Iraq Study to Reshape National Debate About War
Wednesday, December 6, 2006; 12:28 PM
The Iraq Study Group's report promises to reshape the national debate about a war that even President Bush's nominee for defense secretary says the United States is not winning, but its implementation would require the president to abandon many of the goals that have been the foundation of his second-term national security policy.
Bush offered a tentative reaction this morning to the harsh findings of the bipartisan commission headed by former secretary of state James A. Baker III and former Indiana representative Lee Hamilton. He described the report as offering "a very tough assessment" of conditions in Iraq and "some really very interesting proposals" for changing course. But he stopped well short of endorsing any of the recommendations.
The report marks the second repudiation of Bush's Iraq policy in a matter of weeks. Last month, the public delivered a vote of no-confidence in the president's Iraq strategy, turning the House and Senate over to the Democrats in a midterm election that was in large measure a referendum on a war that has divided the country like nothing since Vietnam.
Now the Baker-Hamilton commission has rendered a verdict on the particulars of Bush's approach by proposing a new way forward that encompasses a series of steps the administration has been reluctant to embrace.
Those recommendations include a plan for removing almost all combat forces by early 2008, pressuring the Iraqi government to accept benchmarks for progress and penalizing them if they don't, opening a dialogue with Iran and Syria and becoming more deeply engaged in the Israeli-Palestinian conflict to avoid a collapse of the administration's entire Middle East strategy.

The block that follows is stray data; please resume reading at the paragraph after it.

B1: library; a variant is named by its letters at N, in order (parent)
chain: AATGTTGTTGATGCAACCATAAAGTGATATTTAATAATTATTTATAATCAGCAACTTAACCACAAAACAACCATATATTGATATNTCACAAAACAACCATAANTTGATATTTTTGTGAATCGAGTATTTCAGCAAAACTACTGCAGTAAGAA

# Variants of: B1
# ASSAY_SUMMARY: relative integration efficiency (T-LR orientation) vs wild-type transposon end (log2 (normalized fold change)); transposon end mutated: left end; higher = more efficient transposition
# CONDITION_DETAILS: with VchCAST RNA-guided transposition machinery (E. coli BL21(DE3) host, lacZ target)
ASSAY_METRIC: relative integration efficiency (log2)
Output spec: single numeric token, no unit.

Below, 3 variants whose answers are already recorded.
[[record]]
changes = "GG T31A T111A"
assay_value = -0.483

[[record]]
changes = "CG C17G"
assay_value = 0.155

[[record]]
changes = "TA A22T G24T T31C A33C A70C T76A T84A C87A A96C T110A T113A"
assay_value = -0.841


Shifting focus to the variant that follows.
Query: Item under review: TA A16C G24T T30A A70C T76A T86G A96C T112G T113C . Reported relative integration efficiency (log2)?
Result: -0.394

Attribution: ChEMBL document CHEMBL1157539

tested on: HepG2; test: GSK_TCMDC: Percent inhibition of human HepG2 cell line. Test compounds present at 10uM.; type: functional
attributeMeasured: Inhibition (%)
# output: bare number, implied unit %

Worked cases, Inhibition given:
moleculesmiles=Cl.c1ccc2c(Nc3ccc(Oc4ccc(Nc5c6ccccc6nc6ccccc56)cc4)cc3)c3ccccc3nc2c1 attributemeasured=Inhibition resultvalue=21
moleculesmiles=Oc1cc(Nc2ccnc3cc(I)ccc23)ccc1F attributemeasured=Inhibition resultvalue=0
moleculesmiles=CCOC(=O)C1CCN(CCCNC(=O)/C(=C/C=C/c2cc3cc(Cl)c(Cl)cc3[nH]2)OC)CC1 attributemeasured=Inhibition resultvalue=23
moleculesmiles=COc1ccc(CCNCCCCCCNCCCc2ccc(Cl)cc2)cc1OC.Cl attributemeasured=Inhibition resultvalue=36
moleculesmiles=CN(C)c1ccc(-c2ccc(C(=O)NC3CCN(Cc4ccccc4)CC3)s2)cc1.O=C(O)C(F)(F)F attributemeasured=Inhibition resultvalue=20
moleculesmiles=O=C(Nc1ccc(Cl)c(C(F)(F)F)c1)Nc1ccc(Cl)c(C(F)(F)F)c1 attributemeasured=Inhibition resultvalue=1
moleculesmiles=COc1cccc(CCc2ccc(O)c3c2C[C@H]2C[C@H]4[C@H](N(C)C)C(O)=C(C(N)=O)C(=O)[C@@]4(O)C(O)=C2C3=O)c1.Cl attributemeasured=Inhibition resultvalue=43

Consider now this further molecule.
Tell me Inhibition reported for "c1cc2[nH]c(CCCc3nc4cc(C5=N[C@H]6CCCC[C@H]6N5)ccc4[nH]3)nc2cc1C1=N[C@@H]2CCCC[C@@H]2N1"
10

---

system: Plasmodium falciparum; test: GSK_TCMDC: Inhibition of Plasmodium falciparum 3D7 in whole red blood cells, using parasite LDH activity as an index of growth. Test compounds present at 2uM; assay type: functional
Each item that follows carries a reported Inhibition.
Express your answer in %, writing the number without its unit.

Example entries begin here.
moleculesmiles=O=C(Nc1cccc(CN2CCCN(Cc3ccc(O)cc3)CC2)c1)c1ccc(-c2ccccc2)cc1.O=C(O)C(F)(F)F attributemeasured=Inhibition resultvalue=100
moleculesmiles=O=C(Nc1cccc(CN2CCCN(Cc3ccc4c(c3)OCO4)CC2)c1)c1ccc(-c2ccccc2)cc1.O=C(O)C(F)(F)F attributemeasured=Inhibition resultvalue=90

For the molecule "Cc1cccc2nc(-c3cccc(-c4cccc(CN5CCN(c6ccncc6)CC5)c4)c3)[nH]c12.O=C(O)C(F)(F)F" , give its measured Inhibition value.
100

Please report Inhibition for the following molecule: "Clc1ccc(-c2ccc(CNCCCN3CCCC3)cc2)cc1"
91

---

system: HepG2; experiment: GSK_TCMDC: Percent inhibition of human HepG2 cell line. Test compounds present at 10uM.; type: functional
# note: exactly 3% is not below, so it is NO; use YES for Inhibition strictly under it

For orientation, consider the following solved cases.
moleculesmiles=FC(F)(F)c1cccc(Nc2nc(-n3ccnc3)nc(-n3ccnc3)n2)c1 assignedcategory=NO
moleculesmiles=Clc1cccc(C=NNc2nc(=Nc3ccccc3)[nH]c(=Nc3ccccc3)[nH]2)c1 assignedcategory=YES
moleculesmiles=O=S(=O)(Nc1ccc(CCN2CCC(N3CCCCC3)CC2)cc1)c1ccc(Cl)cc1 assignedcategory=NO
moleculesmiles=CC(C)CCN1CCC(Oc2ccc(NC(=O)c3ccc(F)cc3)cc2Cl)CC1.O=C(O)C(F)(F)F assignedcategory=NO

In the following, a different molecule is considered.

The president clearly understood the midterm election returns. Even before the voting took place, the administration jettisoned its stay-the-course rhetoric. It took Bush only a matter of hours to announce that he was replacing Defense Secretary Donald Rumsfeld with Robert Gates, a veteran of his father's administration.
How far the president goes in changing course in the wake of the Baker-Hamilton report -- and how successful those changes turn out to be -- will shape his legacy and the political fortunes of the Republican Party. It will also influence the early stages of the 2008 presidential campaign that is off to a quick start already.
Many of the recommendations included have been floated before, some by Democratic critics of the administration, some by military leaders. Although the president has generally ignored those critics, he will have a far harder time turning back the pressure generated by the Baker-Hamilton report.
Still, in the run-up to the release of the report, the president has offered a stubborn defense of his own goals for Iraq that runs contrary to the idea that he is anxious to change course.
Last week, after meeting with Iraqi Prime Minister Nouri al-Maliki in Jordan, Bush appeared dismissive toward the pending recommendations from the Iraq Study Group for the withdrawal of U.S. forces. He said talk of a graceful exit "has no realism to it whatever" and said the United States would stay "to get the job done, so long as the [Iraqi] government wants us there."
Nor has he abandoned his rhetoric that the goal of U.S. policy is to win the war. Baker noted that the commission had pointedly avoided using certain words that he said had been "bandied about" during the midterm campaign, and the thrust of the report is that significant policy changes might make a bad situation better, but did not set out victory as a goal.
In his confirmation hearings on Tuesday before the Senate Armed Services Committee, Gates delivered a gloomy assessment, saying the United States is not winning in Iraq and even that it is too early to say whether the decision to invade in 2003 was a mistake. That is the kind of candor long missing in the administration's public discussions of the war.